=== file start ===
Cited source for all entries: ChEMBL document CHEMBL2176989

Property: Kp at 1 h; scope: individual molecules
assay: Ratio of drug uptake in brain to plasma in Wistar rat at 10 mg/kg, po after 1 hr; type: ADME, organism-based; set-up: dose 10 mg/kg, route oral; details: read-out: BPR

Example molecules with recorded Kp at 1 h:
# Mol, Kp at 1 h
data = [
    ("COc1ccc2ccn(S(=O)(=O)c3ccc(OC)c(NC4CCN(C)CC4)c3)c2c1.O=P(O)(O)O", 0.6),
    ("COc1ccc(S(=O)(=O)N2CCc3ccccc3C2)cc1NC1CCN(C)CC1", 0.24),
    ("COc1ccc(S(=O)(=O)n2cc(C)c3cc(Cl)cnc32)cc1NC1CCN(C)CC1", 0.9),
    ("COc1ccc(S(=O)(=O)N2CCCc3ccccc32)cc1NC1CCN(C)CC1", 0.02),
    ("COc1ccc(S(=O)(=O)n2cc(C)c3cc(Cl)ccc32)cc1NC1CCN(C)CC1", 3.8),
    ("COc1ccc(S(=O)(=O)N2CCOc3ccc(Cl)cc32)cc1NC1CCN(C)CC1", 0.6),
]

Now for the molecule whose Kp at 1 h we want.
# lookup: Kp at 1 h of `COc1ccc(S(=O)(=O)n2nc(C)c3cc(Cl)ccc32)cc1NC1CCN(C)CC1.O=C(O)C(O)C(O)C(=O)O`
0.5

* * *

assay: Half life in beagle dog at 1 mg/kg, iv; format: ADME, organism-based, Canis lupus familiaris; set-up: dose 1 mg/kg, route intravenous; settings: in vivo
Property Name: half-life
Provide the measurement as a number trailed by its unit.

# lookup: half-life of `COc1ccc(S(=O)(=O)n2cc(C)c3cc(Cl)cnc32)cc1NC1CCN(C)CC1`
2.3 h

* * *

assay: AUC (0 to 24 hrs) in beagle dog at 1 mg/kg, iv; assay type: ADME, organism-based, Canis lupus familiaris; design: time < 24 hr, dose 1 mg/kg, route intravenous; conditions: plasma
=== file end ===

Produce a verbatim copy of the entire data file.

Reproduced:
Cited source for all entries: ChEMBL document CHEMBL2176989

Property: Kp at 1 h; scope: individual molecules
assay: Ratio of drug uptake in brain to plasma in Wistar rat at 10 mg/kg, po after 1 hr; type: ADME, organism-based; set-up: dose 10 mg/kg, route oral; details: read-out: BPR

Example molecules with recorded Kp at 1 h:
# Mol, Kp at 1 h
data = [
    ("COc1ccc2ccn(S(=O)(=O)c3ccc(OC)c(NC4CCN(C)CC4)c3)c2c1.O=P(O)(O)O", 0.6),
    ("COc1ccc(S(=O)(=O)N2CCc3ccccc3C2)cc1NC1CCN(C)CC1", 0.24),
    ("COc1ccc(S(=O)(=O)n2cc(C)c3cc(Cl)cnc32)cc1NC1CCN(C)CC1", 0.9),
    ("COc1ccc(S(=O)(=O)N2CCCc3ccccc32)cc1NC1CCN(C)CC1", 0.02),
    ("COc1ccc(S(=O)(=O)n2cc(C)c3cc(Cl)ccc32)cc1NC1CCN(C)CC1", 3.8),
    ("COc1ccc(S(=O)(=O)N2CCOc3ccc(Cl)cc32)cc1NC1CCN(C)CC1", 0.6),
]

Now for the molecule whose Kp at 1 h we want.
# lookup: Kp at 1 h of `COc1ccc(S(=O)(=O)n2nc(C)c3cc(Cl)ccc32)cc1NC1CCN(C)CC1.O=C(O)C(O)C(O)C(=O)O`
0.5

* * *

assay: Half life in beagle dog at 1 mg/kg, iv; format: ADME, organism-based, Canis lupus familiaris; set-up: dose 1 mg/kg, route intravenous; settings: in vivo
Property Name: half-life
Provide the measurement as a number trailed by its unit.

# lookup: half-life of `COc1ccc(S(=O)(=O)n2cc(C)c3cc(Cl)cnc32)cc1NC1CCN(C)CC1`
2.3 h

* * *

assay: AUC (0 to 24 hrs) in beagle dog at 1 mg/kg, iv; assay type: ADME, organism-based, Canis lupus familiaris; design: time < 24 hr, dose 1 mg/kg, route intravenous; conditions: plasma